Planning & Housing Committee
10th floor, West Tower, City Hall
100 Queen Street West
Toronto, ON M5H 2N2
Re: Inclusionary Zoning
Dear Chair & Committee Members,
I am writing to request you support adding Little Jamaica to the City’s Inclusionary Zoning (IZ) submission to the Government of Ontario.
Forces including a decade of LRT construction, gentrification, and the pandemic has threatened Black businesses and homes. Any development that moves forward in this community must include all of the community. IZ is one tool that will help in this fight. That’s why I moved a motion, supported by Council in September 2020, directing Staff to designate Little Jamaica for Inclusionary Zoning.
The exclusion of the Eglinton West area from the IZ policy not only denies the community an opportunity to stay in their neighbourhood, but does not stand up to scrutiny. It is important to note that the NBLC report, which underpinned the recommendations before Committee, did not specifically assess Little Jamaica. Instead they looked at the old city of York as a region and performed a test case in Weston.
Indeed, the high-level market analysis doesn’t match the facts on the ground. As the Toronto Star recently reported, there are 41 active planning applications in the Little Jamaica area. It doesn’t make sense that areas of the City such as Keele and Finch and the Golden Mile in Scarborough, which are similarly expecting new LRTs in the next few years, would meet the market criteria, while Little Jamaica would not.
Given that the area is already attracting significant development pressure, the community is concerned that waiting several years to include Little Jamaica will spur a rush of applications from developers looking to avoid providing affordable housing. Delaying the implementation of IZ could lead to a significant portion of the community being displaced.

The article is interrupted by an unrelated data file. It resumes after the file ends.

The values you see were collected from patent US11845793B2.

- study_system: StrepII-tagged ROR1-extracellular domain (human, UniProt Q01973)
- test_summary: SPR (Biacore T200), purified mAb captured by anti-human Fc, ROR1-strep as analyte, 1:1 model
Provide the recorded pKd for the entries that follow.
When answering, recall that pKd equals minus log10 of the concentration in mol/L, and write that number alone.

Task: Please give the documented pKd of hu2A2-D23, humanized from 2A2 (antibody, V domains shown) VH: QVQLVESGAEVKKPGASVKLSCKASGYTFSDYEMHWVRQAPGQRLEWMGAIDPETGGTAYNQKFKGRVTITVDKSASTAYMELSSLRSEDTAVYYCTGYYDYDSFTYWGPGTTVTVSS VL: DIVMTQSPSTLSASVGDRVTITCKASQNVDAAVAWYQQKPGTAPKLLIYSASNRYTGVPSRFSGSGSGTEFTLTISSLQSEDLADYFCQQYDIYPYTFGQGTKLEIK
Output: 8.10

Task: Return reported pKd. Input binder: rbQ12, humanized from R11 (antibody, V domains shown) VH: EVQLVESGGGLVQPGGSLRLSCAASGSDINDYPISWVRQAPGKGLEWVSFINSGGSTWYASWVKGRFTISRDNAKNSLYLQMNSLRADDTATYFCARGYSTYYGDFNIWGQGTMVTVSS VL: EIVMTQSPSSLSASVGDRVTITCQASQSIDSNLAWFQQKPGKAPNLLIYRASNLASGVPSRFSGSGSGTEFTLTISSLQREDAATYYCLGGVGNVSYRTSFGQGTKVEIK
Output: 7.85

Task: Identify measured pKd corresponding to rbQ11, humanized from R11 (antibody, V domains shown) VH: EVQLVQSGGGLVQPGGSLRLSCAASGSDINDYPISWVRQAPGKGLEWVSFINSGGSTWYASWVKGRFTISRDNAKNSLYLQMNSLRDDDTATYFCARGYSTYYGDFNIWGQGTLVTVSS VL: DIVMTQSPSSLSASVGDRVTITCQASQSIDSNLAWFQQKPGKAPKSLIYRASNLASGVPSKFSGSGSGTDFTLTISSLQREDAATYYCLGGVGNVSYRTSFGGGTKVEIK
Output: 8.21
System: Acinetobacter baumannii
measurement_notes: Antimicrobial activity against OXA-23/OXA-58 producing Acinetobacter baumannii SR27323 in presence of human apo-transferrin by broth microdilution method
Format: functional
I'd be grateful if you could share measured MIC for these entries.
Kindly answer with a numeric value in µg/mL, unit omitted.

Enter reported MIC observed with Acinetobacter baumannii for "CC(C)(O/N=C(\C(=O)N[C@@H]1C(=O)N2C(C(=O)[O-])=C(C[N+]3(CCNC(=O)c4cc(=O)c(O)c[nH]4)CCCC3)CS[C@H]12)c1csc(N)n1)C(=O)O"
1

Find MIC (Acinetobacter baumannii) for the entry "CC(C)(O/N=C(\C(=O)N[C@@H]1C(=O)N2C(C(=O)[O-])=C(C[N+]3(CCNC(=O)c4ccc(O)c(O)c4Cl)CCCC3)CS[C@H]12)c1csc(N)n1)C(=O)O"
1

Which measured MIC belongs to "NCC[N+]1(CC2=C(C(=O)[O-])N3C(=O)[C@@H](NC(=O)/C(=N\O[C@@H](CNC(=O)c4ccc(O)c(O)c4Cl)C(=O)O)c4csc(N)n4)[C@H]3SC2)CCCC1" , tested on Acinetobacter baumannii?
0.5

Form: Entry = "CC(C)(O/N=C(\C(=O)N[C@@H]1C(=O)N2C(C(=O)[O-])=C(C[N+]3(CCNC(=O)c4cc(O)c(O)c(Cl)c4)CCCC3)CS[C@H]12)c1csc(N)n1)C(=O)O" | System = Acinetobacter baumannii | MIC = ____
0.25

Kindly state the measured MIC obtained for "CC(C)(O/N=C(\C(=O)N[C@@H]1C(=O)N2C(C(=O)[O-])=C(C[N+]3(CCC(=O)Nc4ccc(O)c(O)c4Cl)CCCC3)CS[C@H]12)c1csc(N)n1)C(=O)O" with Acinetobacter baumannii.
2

Second, and more importantly, I don’t accept that the decision as to whether Little Jamaica, or any area of Toronto, is designated for Inclusionary Zoning be solely based on land economics with a profit assumption based on the needs of developers and their financiers. The City and the Province both have an obligation to apply different lenses through which to view affordable housing.
This issue is similar to the labour debate currently taking place. If you can’t operate a business without paying your workers a living wage maybe you don’t have a business worth operating. Likewise, if you’re a developer that complains you can’t make a condo work if it provides affordable homes for communities, maybe your condo isn’t worth building.
Thank you for your consideration of the recommendation below.
- City Council request that the Chief Planner & Executive Director, City Planning undertake additional market analysis in the area surrounding Little Jamaica within 500-800 metres of the Eglinton Crosstown stations to determine if this area should be added to the Inclusionary Zoning Map of the Official Plan policy for submission to the Government of Ontario in 2022 and report to the June meeting of Planning & Housing Committee.
- City Council request the Chief Planner & Executive Director, City Planning, to develop a new framework to assess which areas are suitable for Inclusionary Zoning, and the percentage of units therein, based on a human rights approach to housing that considers;
- Local need for affordable housing;
- Community displacement; and
- Different models of housing provision.